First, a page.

from the predictions of non-role-players of what they would do in this situation. Only 2 percent of 71 respondents to
an interview said they themselves would select decision 5, and over half said they would choose decision 1 (to
remove the drug from the market). In opinion surveys, 41 percent of the 46 respondents at a meeting of the Hawaii
Economic Association predicted that Upjohn would select decision 5, while 17 percent of 18 students at the
Christchurch Polytechnic (New Zealand) predicted such a decision. These results are promising for role playing.
Actual prospective
Halberstram (1973, pp. 558-56) described a situation where high-ranking officers in the United States
military role-played the strategy of bombing North Vietnam. In this role play, the limited bombing strategy failed to
achieve the military objectives for the U.S. unlimited bombing had some military advantages, but overall it was
inferior to the “no bombing” strategy. Later the decision was made by the U.S. President and his advisors, who had
not participated in the role playing. Their expert opinion on the best strategy was limited bombing; this is widely
regarded as a poor decision since, as predicted by role playing, the strategy failed.
Since 1908, Washington and Lee University had run mock political conventions to select a Presidential
candidate for the party that is not in office. The convention is usually held in early May, about two or three months
prior to the actual convention. (A description of the procedure and a summary of the historical results can be
obtained from Washington and Lee University, Lexington, VA 24450). Including the Mondale nomination in 1984,
the convention has been correct on 13 of 18 candidates. Public opinion polls have been conducted since 1936; these
provide a comparable record of accuracy (Runyon et al., 1972; Gallup Opinion Index for 1972 and 1976; Harris
Survey for 1980 and 1984). The candidate who was leading in the poll that was conducted on about the same date as
the Washington and Lee convention won the nomination on 8 of 12 occasions. During this period the convention
was also correct on 8 of 12 occasions. The two approaches agreed on seven occasions, and when they did, the
prediction was always correct.
Boorman (1982) found that a batter of tests, one of which was role playing, was superior to a more
traditional battery for predicting success in training for 57 soldiers.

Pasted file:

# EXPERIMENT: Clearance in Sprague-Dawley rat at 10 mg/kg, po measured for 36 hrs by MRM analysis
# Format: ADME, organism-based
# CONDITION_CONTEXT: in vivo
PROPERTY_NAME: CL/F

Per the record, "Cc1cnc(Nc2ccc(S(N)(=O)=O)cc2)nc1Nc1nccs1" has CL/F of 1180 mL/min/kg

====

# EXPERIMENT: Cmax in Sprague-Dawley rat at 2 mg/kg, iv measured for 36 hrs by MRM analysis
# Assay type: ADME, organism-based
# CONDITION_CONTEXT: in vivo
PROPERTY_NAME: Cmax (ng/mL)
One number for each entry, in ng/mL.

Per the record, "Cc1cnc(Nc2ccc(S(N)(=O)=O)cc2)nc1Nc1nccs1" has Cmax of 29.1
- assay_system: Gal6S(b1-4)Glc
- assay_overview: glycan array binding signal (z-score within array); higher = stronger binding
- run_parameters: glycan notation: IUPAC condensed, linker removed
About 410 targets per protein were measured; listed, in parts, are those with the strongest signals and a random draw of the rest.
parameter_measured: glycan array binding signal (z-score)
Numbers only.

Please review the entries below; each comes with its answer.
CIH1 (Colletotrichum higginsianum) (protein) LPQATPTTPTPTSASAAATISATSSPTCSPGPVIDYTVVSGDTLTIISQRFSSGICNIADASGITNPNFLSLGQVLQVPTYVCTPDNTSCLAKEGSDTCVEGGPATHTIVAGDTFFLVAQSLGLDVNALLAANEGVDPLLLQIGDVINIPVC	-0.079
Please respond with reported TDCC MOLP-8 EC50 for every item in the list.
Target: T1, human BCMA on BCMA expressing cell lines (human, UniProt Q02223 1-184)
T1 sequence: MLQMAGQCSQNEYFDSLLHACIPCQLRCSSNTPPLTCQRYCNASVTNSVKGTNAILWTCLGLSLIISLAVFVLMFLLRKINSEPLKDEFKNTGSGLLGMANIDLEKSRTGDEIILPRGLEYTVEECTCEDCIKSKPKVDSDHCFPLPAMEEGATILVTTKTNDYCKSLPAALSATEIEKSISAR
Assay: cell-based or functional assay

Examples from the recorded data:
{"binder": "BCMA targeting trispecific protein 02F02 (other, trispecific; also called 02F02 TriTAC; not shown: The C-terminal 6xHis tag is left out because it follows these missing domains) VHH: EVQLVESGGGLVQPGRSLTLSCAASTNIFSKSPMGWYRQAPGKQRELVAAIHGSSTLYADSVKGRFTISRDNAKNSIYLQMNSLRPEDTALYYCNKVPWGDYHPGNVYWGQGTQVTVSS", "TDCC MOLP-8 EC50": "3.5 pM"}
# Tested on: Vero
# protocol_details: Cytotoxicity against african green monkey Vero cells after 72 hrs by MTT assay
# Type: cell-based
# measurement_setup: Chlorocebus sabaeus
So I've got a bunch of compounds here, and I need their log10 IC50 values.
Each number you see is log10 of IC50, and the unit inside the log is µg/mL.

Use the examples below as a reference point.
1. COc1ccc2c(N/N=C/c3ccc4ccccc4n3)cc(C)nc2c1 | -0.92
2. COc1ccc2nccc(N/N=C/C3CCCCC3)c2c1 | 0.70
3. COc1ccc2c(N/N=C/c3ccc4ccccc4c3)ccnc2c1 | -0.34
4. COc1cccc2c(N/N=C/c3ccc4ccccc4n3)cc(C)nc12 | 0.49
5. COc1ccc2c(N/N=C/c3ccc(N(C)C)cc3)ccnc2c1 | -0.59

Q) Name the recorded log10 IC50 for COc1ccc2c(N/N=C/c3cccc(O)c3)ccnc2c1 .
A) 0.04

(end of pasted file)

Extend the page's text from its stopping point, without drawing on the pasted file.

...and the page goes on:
Studies on Opinions vs. Role Playing
We have obtained additional evidence using actual retrospective and prospective studies. A brief report on some of
this evidence was provided in Armstrong (1985). Below, I provide a description of the situations, subjects,
experimental treatment, administration, and results.
Descriptions for each situation were obtained from published accounts. The “Distribution Plan” and “Dutch
Artists” were actual retrospective situations. One actual prospective situation involved negotiations between owners
and players in the National Football League (NFL); we call the situation the “Football Negotiation.” Two-page
background descriptions were presented to the subjects for each of the three situations. In addition, the subjects
received a set of closed-ended questions designed to cover the range of possible outcomes.
The “Distribution Plan” describes a 1961 plan by the Ace Manufacturing Company (actually the Philco
Corporation) to sell major appliances in supermarkets. Customers at participating supermarkets would turn in their
cash register tapes, and 51 percent of their total purchases would be deducted from the monthly installment payment
for any appliance purchased. The payment of the discount was to be split between the manufacturer and the
supermarket on a sliding scale. Philco was interested in predicting whether the proposed plan would be accepted by
the supermarkets. (This case was taken from Berg (1970, pp. 87-131).)
“Dutch Artists” is based on a situation faced by the Netherlands government as reported by Newman
(1982). Artists in “Histavia” (the Netherlands) staged a sit-in at the country's major art museum in an effort to gain
additional benefits in the form of support for artists who are not able to sell their artwork.
“Football Negotiations” describes the conflict faced by the National Football League's (NFL) Players